President Evo Morales announced plans on Wednesday for the establishment of a free healthcare model “for the people” Bolivia.
Morales called for a meeting with the country’s social movements and institutions to gather input on the new model.
“We are going to debate with social movements, with institutions and all sectors to reach a new system where brothers and sisters can easily access (healthcare)”, said Morales, during a contract signing ceremony for a new hospital in the town of Coripata, at the Government Palace in north La Paz.
During his speech, the president reported that the country’s 2016-2020 social-economic development plan aims to achieve universal access to health, with 200 projects underway in order to achieve this.
Con inversión en salud hemos bajado tasa de mortalidad y ampliado expectativa de vida. Podemos mejorar más. Convocamos a Encuentro Nacional por Salud y Vida, a trabajar juntos, debatir entre tod@s nuevo sistema de salud, sin discriminación, negligencia, mercantilismo, ni racismo. pic.twitter.com/2g1lGMGssz— Evo Morales Ayma (@evoespueblo) December 27, 2017
The plan also aims to complete the construction of about 50 hospitals in nine departments, including four that specialize in oncology, gastroenterology, cardiology and nephrology, estimated to cost US$1.7 billion dollars.
"Above the demands is the right to life," added Morales, lamenting the current strikes being held by some doctors in the country for the past 35 days, who, Morales said, are trying to privatize healthcare by halting the government policies aimed at improving the public system.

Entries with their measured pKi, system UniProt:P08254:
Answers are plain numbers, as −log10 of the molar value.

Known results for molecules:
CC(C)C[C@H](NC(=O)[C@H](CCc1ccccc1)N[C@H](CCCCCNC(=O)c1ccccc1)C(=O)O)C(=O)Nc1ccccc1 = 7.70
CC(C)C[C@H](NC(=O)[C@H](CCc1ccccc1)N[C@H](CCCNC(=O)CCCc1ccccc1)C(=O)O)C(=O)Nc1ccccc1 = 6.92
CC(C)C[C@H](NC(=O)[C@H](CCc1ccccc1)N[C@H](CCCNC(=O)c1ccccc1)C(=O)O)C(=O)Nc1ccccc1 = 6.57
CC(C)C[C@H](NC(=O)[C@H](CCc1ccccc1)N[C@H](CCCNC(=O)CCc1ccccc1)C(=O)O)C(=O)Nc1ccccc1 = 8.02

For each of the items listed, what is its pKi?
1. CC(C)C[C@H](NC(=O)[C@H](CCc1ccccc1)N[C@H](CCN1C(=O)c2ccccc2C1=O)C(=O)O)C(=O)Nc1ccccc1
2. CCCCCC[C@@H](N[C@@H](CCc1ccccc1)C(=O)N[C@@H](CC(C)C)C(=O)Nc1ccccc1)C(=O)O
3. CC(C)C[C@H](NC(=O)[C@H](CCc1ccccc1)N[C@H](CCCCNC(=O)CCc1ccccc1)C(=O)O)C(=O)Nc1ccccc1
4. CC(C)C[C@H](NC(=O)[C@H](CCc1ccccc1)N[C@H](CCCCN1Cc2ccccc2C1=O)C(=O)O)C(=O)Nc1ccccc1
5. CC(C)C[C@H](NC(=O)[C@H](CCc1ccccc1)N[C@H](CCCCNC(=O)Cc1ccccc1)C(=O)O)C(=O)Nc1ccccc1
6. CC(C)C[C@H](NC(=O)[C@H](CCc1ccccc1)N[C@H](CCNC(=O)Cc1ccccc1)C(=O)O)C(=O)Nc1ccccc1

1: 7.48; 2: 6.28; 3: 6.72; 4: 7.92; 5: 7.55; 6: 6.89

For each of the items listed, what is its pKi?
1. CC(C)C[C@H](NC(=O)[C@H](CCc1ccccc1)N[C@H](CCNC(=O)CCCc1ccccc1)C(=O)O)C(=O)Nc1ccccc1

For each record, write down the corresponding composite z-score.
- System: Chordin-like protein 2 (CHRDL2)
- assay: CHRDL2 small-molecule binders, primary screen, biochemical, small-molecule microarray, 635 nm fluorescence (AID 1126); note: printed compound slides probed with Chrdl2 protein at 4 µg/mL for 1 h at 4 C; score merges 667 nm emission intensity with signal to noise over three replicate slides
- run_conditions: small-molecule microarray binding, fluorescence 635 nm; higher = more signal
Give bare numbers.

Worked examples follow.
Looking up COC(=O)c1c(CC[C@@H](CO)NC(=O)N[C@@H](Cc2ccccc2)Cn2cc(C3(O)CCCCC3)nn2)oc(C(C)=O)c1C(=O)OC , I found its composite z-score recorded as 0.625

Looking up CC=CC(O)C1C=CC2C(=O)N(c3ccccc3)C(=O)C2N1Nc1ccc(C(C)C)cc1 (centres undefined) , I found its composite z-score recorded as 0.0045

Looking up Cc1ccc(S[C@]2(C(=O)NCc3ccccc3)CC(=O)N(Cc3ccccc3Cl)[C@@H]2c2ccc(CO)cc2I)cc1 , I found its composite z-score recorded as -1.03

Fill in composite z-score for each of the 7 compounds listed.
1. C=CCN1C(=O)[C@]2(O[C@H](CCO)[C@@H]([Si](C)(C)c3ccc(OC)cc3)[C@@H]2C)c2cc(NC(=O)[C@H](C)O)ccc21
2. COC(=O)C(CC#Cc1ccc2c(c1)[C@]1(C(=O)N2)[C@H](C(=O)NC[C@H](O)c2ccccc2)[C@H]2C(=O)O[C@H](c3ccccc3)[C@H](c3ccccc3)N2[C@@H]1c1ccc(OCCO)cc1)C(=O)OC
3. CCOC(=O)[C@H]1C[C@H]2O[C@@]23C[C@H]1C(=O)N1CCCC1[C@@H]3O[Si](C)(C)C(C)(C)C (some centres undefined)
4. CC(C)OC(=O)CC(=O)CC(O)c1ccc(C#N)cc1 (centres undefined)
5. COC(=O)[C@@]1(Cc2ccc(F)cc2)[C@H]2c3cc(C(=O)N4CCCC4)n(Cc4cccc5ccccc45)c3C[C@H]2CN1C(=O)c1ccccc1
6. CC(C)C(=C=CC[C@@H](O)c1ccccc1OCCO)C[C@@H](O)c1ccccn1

The Bolivian leader also recalled the progress made in the country’s healthcare in the last 12 years.
In September, Bolivia’s government announced it had slashed chronic malnutrition in children under five years old by almost half, with a reduction in cases from 32.3 percent to 16 percent. That same month, the country’s health ministry also achieved a remarkable 52 percent reduction in infant mortality between 2008 to 2016.
Bolivia Slashes Chronic Malnutrition in Children by Nearly 50 Percent
Additionally, under the “My Health” program — launched by Morales in June 2013 — all healthcare treatment is already provided free of charge for residents in some of Bolivia’s poorest communities. The main beneficiaries are patients on low incomes who would otherwise not be able to pay to see the doctor and get prescription medication.
Over the last four years, doctors have seen more than 7.8 million patients and saved more than 17,000 lives.